Philippines says more than 2,200 citizens in Kuwait want to go home

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A Filipino worker who was repatriated from Kuwait carries her child upon arrival at Ninoy Aquino International Airport in Paranaque, Metro Manila, Philippines February 12, 2018. (Reuters)
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Filipino workers who were repatriated from Kuwait fill out labor-related papers upon arrival at Ninoy Aquino International Airport in Paranaque, Metro Manila, Philippines February 12, 2018. (Reuters)
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Filipino workers who were repatriated from Kuwait fill out labor-related papers upon arrival at Ninoy Aquino International Airport in Paranaque, Metro Manila in the Philippines February 12, 2018. (Reuters)
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Philippine President Rodrigo Duterte shows a photo of a Filipino worker in Kuwait during a press conference in Davao City, in the southern island of Mindanao on February 9, 2018. (AFP)
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Filipino workers who were repatriated from Kuwait take part in a dialogue with a Department of Labour official at Ninoy Aquino International Airport in Paranaque, Metro Manila, Philippines February 12, 2018. (Reuters)
Updated 12 February 2018

Philippines says more than 2,200 citizens in Kuwait want to go home

MANILA: Philippines Presidential Spokesperson Harry Roque, in a press briefing said that around Overseas Filipino workers have arrived in Manila on Monday morning.
“They belong to the first batch of Filipinos who where allowed after applying for amnesty after overstaying their stays or escaping their employers,” Roque said.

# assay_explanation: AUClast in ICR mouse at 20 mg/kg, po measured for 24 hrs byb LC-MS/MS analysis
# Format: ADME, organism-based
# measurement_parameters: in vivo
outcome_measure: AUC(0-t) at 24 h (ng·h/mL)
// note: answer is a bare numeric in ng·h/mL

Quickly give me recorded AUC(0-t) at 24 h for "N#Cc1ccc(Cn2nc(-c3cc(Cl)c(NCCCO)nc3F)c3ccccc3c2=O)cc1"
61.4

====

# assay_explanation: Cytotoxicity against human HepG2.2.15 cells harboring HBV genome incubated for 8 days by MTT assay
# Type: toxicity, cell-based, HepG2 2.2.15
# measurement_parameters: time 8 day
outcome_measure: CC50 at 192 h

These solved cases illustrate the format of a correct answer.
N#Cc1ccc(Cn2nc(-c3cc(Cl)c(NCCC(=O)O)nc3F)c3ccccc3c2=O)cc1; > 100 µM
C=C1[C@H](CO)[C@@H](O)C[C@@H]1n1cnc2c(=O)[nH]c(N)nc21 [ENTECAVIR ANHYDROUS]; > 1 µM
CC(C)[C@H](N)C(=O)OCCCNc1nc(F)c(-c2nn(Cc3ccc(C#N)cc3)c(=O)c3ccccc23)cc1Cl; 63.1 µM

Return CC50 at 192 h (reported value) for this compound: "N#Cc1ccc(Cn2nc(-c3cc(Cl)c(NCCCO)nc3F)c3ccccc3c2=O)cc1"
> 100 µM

“Those who were repatriated would be given financial assistance [amountin] P5,000 (SR366) and a further P20,000 assistance for alternative livelihood.”
More than 2,200 Filipinos are ready to take up President Rodrigo Duterte’s offer to repatriate workers from Kuwait due to reports of abuse, the Philippine labor minister said on Sunday.
Duterte asked Philippine Airlines and Cebu Pacific on Friday to provide flights for Filipinos who want to leave Kuwait, after a body of a Filipino worker was found in a freezer of an abandoned apartment.
“We have been informed that as of Friday there were 2,200-plus Filipinos who are willing to go home,” Labour Secretary Silvestre Bello III told Reuters, adding that some of them had overstayed their visas and applied for an amnesty.
The airlines have arranged free charter flights, and Bello said almost 500 Filipino workers were due to arrive soon.
The Philippines suspended sending workers to Kuwait in January after reports that abuse by employers had driven several to suicide. Duterte said on Friday that that suspension would remain indefinitely.
Kuwait’s Deputy Foreign Minister Khaled Al-Jarallah expressed “surprise and sorrow” at Duterte’s remarks in January, saying that legal proceedings had been taken in the cases of the four suicide cases mentioned by the president.
More than 250,000 Filipinos work in Kuwait, the Philippine foreign ministry estimates, most as domestic helpers. There are also large numbers in the United Arab Emirates, Saudi Arabia and Qatar.
The government would help repatriated workers look for jobs, Bello said.
“We are into a re-integration program, we have a program in place for them,” he told the ANC news channel. “They will be given a livelihood.”
“We are now in the process of looking for alternative markets. One of them is China and even Russia,” he said, without elaborating.
(With Reuters)


UN says Libyan sides sign countrywide cease-fire deal

Updated 12 min 40 sec ago